"And Gabe is the biggest draw my boat dock has. With him sitting there, no one wants to get their gas or bait any-where else. I keep thinkin' I ought to pay him or something."
"Ha! You're just hoping to get a little closer to him."
"No, I just wanna make sure he doesn't take his sexy self off to some other dock."
"Amen to that!"
Giggles erupted after such a heartfelt comment and Gabe sighed. He had no intention of switching loyalties. Hell, Rosemary's daddy had been letting him hang out on his docks since he was just a grasshopper and had first no-ticed what a pleasing thing it was to see females in biki-nis. This place felt almost like a second home now. And since Rosemary's daddy had passed away, he felt honor bound to stick around and help out on occasion. The trick was to keep Rosemary from getting marriage minded, be-cause that was one route his brothers could travel alone, thank you very much.
"It amazes me that those brothers aren't full related. They all look different"
"But they're all gorgeous, I know. And they're all so, strong. My daddy used to say it took a hell of a woman to raise boys like that. I just wish they didn't live so far out on that land. Thinking up a good excuse to visit isn't easy. Not like accidentally running into the other men here in town."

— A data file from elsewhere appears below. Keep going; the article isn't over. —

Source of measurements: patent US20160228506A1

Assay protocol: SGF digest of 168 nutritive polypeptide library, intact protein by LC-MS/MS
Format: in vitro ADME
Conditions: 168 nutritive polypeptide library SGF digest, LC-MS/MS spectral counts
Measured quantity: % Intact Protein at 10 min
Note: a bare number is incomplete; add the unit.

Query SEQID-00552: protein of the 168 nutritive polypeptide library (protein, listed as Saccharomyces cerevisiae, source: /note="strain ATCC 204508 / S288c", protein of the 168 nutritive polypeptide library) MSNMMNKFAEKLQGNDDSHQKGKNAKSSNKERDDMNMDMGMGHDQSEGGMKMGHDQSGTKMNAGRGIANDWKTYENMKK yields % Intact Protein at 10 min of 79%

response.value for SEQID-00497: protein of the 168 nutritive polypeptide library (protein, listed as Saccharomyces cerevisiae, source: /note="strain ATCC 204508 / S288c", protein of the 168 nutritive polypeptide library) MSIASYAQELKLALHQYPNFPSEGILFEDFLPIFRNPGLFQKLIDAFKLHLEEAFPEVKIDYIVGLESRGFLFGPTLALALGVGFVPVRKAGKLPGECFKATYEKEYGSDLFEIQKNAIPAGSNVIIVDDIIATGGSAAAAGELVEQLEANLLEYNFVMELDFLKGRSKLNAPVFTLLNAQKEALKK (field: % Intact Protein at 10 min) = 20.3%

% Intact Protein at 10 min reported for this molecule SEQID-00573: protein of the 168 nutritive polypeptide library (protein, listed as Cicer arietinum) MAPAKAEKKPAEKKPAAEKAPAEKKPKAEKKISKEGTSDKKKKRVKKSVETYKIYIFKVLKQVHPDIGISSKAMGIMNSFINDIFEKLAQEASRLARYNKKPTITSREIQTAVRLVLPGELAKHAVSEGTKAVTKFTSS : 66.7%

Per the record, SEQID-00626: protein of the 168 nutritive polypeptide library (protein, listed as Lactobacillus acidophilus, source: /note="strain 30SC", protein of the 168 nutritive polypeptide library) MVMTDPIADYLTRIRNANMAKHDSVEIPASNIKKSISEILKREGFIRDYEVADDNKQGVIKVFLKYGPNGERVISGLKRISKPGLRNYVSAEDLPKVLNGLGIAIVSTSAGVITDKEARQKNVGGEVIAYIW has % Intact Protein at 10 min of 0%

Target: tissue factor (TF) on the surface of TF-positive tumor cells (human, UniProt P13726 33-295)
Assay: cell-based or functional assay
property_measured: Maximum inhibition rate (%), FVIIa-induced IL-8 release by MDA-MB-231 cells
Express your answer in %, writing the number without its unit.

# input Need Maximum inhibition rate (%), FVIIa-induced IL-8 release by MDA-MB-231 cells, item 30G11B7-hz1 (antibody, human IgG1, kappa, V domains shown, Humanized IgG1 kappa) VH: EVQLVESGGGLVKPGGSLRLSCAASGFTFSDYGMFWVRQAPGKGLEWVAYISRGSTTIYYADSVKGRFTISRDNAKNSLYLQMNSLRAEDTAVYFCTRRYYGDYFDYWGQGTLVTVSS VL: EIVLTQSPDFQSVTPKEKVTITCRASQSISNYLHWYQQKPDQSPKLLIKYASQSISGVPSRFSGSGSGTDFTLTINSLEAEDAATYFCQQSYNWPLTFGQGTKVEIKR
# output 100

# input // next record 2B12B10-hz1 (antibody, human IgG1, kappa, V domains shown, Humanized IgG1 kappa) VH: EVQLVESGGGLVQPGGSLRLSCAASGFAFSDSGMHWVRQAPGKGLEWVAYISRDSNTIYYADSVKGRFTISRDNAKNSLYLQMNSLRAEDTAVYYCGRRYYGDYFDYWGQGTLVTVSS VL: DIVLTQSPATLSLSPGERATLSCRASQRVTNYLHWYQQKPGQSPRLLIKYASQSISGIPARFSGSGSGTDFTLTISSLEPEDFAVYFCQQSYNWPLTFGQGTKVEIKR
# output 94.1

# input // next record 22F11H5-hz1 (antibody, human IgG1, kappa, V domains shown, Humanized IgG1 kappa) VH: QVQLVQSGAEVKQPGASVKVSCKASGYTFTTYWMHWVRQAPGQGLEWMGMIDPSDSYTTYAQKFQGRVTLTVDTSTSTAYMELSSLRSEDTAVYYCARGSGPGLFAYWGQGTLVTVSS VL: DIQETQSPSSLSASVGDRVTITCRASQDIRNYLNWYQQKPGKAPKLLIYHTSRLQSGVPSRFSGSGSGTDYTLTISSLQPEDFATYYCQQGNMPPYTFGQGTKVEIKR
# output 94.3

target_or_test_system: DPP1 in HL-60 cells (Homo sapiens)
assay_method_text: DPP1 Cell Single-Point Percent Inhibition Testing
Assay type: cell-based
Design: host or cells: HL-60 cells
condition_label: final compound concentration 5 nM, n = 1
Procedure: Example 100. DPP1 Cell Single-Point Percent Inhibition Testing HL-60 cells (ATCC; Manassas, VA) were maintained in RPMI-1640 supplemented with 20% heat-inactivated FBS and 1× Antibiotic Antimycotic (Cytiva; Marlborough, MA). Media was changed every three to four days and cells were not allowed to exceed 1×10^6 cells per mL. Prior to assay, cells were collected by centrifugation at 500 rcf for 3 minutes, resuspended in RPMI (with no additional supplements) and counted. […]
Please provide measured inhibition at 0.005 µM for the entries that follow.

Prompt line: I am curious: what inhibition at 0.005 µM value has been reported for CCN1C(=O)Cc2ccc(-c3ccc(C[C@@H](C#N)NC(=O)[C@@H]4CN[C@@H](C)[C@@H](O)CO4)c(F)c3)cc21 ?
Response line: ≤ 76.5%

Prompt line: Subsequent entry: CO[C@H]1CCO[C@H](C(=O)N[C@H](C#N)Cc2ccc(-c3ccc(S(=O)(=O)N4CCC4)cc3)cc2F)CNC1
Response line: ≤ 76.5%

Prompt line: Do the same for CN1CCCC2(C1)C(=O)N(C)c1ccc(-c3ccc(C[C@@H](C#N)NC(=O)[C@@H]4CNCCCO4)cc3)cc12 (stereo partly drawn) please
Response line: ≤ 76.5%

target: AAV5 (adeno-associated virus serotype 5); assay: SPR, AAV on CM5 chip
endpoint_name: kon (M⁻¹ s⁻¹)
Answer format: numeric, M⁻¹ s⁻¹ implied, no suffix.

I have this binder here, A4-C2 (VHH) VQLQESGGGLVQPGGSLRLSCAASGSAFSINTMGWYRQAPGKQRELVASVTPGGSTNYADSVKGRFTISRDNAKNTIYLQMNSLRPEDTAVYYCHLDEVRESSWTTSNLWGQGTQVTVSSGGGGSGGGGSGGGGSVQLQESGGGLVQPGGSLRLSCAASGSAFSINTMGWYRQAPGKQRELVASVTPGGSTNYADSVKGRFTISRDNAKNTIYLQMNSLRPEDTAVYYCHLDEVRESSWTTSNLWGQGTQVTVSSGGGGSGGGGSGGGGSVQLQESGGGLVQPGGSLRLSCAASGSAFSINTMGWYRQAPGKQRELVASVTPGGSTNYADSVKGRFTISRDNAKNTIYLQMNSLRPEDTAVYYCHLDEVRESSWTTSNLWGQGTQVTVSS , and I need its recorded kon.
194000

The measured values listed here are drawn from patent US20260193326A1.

Gabe did smile at that, he couldn't help himself. He and his brothershe refused to think of them as half broth-ershad often joked about going into town to see who was looking for them. Usually some female or another was. But by living out a ways, they could always choose when and if they wanted to get friendly. It had been helpful, because once they'd hit their teens, the females had come on in droves. His mother used to claim to keep a broom by the front and back doors to beat the women away. Not that any of them minded overmuch, though his two new sisters-in-law were sure disgruntled over all the downcast female faces since the two weddings had taken place.